Reynold Poernomo’s relentless pursuit of perfection is what gave him the nickname “dessert king” after his appearance on 2020’s Back To Win series of Masterchef. The returning contestant was adored for his impeccable sweets (just look at his Insta feed) – and plating food as flawlessly as possible is what drives his passion for creative cooking. But even the king understands the best home cooks are the ones who learn how to fail again and again.

“It’s okay to fail. Trying again is what will make you a better cook,” he says in his intro to The Dessert Game, his first cookbook, released in late 2021. “This is one of the reasons why I love what I do – there’s always room for improvement and plenty to learn.”

The Koi Dessert Bar co-owner says his earliest memory of elevating a dessert was when he reached for a bottle of coffee liqueur to add to a scoop of vanilla ice-cream. “And let me tell you, it was delicious,” he writes. Some recipes in the book are childhood favourites, others he’s still perfecting – including his take on a Basque burnt cheesecake, a dessert he only learned about recently.

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“I had no idea what it was before the 2020 Basque cheesecake trend,” he says. Ever since a trip to Hart Bageri bakery in Copenhagen, he’s been obsessed with the “almost mousse-like texture” of a thick wedge of Basque cheesecake. “And I’ve failed many times in trying to recreate it.”

In The Dessert Game, Poernomo is candid about his journey from experimental teen cook to cafe owner and master chef; he recalls volunteering in cafes, picking up skills from Youtube, helping out in his mum’s pastry kitchen, and struggling to nail his studies to get into uni – a pathway he says just wasn’t for him.

“Most of my childhood and school years were spent teaching myself to create, cook and learn the basics and fundamentals of cooking … I was determined to create my own style of cooking and journey into this beautiful world of desserts. It goes to show that anyone can follow instructions and therefore anyone can learn to cook,” he says.

Poernomo’s Basque cheesecake has a honey glaze, which should have the consistency of liquid glucose when you’re brushing it over the cake. It’s borrowed from a recipe shared by former partner Chelia Dinata, who runs Byccino in Bali. (Poernomo helped set up the business.) Once you’ve perfected experimented with your own Basque burnt cheesecake, you can level up to his more advanced recipes, such as chocolate lava s’mores and a flawless praline tart, “building your very own artful creations at home”, he writes.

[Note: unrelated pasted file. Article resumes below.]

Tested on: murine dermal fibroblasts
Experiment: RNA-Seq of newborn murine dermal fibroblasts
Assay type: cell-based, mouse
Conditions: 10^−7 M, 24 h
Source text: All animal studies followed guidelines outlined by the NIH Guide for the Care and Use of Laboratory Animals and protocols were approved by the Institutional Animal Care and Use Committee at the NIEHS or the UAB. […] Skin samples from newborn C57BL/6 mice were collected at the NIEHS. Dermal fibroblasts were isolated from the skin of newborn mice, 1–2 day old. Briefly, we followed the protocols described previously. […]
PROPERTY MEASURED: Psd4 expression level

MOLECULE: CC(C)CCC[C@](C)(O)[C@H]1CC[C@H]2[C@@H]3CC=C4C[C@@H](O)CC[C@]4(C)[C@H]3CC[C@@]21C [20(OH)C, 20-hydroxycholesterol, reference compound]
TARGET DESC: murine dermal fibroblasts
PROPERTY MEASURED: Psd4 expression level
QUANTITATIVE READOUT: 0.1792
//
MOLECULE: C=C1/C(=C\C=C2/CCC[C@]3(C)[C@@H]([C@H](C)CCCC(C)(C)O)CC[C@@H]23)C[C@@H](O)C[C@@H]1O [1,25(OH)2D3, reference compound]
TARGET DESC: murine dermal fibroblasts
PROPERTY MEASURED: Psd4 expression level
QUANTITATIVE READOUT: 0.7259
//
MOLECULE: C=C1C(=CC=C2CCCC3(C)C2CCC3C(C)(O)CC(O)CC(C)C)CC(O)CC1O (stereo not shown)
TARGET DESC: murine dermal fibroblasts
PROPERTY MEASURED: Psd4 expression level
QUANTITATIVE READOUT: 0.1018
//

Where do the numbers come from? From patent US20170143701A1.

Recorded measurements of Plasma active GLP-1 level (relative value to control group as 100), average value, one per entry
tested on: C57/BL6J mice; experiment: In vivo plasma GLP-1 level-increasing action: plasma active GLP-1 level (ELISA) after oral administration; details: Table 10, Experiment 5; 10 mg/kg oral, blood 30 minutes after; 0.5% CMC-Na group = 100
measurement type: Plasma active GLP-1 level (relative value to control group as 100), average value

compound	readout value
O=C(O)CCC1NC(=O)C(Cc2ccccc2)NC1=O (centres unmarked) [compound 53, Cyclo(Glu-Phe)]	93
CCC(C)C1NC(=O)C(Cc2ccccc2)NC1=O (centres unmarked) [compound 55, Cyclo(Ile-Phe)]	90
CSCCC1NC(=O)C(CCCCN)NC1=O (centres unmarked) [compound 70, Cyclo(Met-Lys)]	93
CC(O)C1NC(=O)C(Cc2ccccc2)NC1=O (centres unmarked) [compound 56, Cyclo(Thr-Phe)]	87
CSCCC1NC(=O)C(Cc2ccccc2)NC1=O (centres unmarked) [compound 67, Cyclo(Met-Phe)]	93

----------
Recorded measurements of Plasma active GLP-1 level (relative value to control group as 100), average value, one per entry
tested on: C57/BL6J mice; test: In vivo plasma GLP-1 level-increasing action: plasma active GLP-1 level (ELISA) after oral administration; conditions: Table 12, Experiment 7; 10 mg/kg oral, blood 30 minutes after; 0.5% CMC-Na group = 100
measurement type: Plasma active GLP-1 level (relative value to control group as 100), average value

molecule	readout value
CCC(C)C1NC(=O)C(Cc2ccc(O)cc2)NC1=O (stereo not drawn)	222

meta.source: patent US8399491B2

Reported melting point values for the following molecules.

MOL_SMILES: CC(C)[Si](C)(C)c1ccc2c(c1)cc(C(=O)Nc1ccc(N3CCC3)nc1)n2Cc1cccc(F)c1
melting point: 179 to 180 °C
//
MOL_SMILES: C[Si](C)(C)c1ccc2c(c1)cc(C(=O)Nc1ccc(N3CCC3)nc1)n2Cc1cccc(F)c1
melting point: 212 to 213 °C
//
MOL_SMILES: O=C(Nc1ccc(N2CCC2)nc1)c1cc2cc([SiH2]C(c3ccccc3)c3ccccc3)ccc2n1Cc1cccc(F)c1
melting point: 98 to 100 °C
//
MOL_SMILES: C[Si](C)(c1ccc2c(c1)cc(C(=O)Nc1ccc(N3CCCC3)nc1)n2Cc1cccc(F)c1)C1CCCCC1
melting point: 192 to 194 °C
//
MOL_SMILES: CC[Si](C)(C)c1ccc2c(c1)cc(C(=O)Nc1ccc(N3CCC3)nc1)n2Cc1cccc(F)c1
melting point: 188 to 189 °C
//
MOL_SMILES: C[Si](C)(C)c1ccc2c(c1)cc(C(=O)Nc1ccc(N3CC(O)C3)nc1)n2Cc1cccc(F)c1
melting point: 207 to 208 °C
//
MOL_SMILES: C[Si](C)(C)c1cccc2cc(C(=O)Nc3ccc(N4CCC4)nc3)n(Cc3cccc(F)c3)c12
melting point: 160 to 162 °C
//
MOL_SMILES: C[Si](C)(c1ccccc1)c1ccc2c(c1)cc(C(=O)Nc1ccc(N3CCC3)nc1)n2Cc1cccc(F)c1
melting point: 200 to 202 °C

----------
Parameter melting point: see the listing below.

Poernomo’s burnt honey Basque cheesecake
Serves 4
Preparation time: 20 minutes
Cooking time: 45 minutes

430g cream cheese, softened
100g white granulated sugar
3 eggs
15g plain flour
270ml thickened whipping cream
15ml lemon juice
1 vanilla bean, seeds only

Burnt honey glaze:
150g honey
50ml water

Preheat the oven to 200°C. Line an 18cm spring-form cake tin with baking paper.

Put the cream cheese and sugar in a mixer fitted with the paddle attachment and mix on medium speed for 5 minutes. Add the eggs one at a time and mix until well combined.

Add the flour and mix for a further 3 minutes.

Slowly add the cream, lemon juice and vanilla seeds and mix until smooth and creamy, scraping down the side of the bowl to ensure there are no lumps.

Pour the cheesecake mixture into the tin. Bake for 25–27 minutes – the centre should still be wobbly. Allow the cheesecake to cool to room temperature, then place in the fridge.

To make the burnt honey glaze, put the honey in a small saucepan and cook over medium heat until the edges begin to caramelise and burn a little. Cook, stirring occasionally, until the honey has turned a deep amber, then slowly whisk in the water. (Be careful not to add the water too quickly as it will bubble and spit). Bring the mixture to a simmer, then turn off the heat and set aside to cool to 35–40°C.

Evenly brush the cooled honey glaze over the dark surface of the cheesecake. Remove the cheesecake from the tin and serve chilled.

Note: If the honey glaze is rock hard once it’s cooled, dilute it with some water. It should have the consistency of liquid glucose. If it’s too firm to brush over the cheesecake, heat it in the microwave for 8–10 seconds to loosen.

This recipe is an extract from The Dessert Game by Reynold Poernomo, Murdoch Books, $36.99.

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